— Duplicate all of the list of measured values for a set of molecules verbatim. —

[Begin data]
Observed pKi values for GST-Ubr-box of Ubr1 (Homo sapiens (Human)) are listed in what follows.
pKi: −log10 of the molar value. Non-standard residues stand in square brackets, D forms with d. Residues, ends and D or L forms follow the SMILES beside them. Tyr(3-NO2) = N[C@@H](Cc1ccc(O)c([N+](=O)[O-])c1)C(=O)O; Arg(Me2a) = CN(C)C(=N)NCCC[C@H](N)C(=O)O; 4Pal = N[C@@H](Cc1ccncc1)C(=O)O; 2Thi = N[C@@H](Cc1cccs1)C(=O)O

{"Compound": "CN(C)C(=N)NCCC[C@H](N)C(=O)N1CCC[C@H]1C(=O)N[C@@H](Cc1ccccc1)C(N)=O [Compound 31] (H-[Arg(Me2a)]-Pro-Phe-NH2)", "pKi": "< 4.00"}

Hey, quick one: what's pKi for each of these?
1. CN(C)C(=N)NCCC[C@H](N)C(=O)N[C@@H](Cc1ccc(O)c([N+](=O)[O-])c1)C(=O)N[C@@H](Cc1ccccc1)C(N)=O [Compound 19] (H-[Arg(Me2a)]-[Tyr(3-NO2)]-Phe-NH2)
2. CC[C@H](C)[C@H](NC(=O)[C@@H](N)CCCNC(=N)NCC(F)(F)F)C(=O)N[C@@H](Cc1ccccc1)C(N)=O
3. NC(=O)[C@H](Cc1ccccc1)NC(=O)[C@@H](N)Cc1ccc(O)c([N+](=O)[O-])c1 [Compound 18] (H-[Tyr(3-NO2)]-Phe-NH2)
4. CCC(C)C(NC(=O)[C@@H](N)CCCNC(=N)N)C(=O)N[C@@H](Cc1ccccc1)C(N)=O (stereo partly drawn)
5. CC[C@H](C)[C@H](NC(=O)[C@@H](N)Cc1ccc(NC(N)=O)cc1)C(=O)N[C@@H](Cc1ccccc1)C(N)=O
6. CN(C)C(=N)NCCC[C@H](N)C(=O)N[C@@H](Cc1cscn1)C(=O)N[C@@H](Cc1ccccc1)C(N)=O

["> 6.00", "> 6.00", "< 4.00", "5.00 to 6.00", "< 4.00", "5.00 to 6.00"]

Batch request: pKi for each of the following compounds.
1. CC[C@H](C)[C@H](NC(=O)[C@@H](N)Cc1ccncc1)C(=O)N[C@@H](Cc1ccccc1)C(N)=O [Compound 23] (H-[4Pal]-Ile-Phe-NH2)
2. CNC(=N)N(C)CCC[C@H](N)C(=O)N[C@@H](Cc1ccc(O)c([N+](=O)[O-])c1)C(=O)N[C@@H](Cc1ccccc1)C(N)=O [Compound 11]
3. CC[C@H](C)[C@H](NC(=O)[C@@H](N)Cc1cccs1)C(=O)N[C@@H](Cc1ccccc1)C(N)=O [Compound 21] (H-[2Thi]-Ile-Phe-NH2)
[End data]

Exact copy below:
Observed pKi values for GST-Ubr-box of Ubr1 (Homo sapiens (Human)) are listed in what follows.
pKi: −log10 of the molar value. Non-standard residues stand in square brackets, D forms with d. Residues, ends and D or L forms follow the SMILES beside them. Tyr(3-NO2) = N[C@@H](Cc1ccc(O)c([N+](=O)[O-])c1)C(=O)O; Arg(Me2a) = CN(C)C(=N)NCCC[C@H](N)C(=O)O; 4Pal = N[C@@H](Cc1ccncc1)C(=O)O; 2Thi = N[C@@H](Cc1cccs1)C(=O)O

{"Compound": "CN(C)C(=N)NCCC[C@H](N)C(=O)N1CCC[C@H]1C(=O)N[C@@H](Cc1ccccc1)C(N)=O [Compound 31] (H-[Arg(Me2a)]-Pro-Phe-NH2)", "pKi": "< 4.00"}

Hey, quick one: what's pKi for each of these?
1. CN(C)C(=N)NCCC[C@H](N)C(=O)N[C@@H](Cc1ccc(O)c([N+](=O)[O-])c1)C(=O)N[C@@H](Cc1ccccc1)C(N)=O [Compound 19] (H-[Arg(Me2a)]-[Tyr(3-NO2)]-Phe-NH2)
2. CC[C@H](C)[C@H](NC(=O)[C@@H](N)CCCNC(=N)NCC(F)(F)F)C(=O)N[C@@H](Cc1ccccc1)C(N)=O
3. NC(=O)[C@H](Cc1ccccc1)NC(=O)[C@@H](N)Cc1ccc(O)c([N+](=O)[O-])c1 [Compound 18] (H-[Tyr(3-NO2)]-Phe-NH2)
4. CCC(C)C(NC(=O)[C@@H](N)CCCNC(=N)N)C(=O)N[C@@H](Cc1ccccc1)C(N)=O (stereo partly drawn)
5. CC[C@H](C)[C@H](NC(=O)[C@@H](N)Cc1ccc(NC(N)=O)cc1)C(=O)N[C@@H](Cc1ccccc1)C(N)=O
6. CN(C)C(=N)NCCC[C@H](N)C(=O)N[C@@H](Cc1cscn1)C(=O)N[C@@H](Cc1ccccc1)C(N)=O

["> 6.00", "> 6.00", "< 4.00", "5.00 to 6.00", "< 4.00", "5.00 to 6.00"]

Batch request: pKi for each of the following compounds.
1. CC[C@H](C)[C@H](NC(=O)[C@@H](N)Cc1ccncc1)C(=O)N[C@@H](Cc1ccccc1)C(N)=O [Compound 23] (H-[4Pal]-Ile-Phe-NH2)
2. CNC(=N)N(C)CCC[C@H](N)C(=O)N[C@@H](Cc1ccc(O)c([N+](=O)[O-])c1)C(=O)N[C@@H](Cc1ccccc1)C(N)=O [Compound 11]
3. CC[C@H](C)[C@H](NC(=O)[C@@H](N)Cc1cccs1)C(=O)N[C@@H](Cc1ccccc1)C(N)=O [Compound 21] (H-[2Thi]-Ile-Phe-NH2)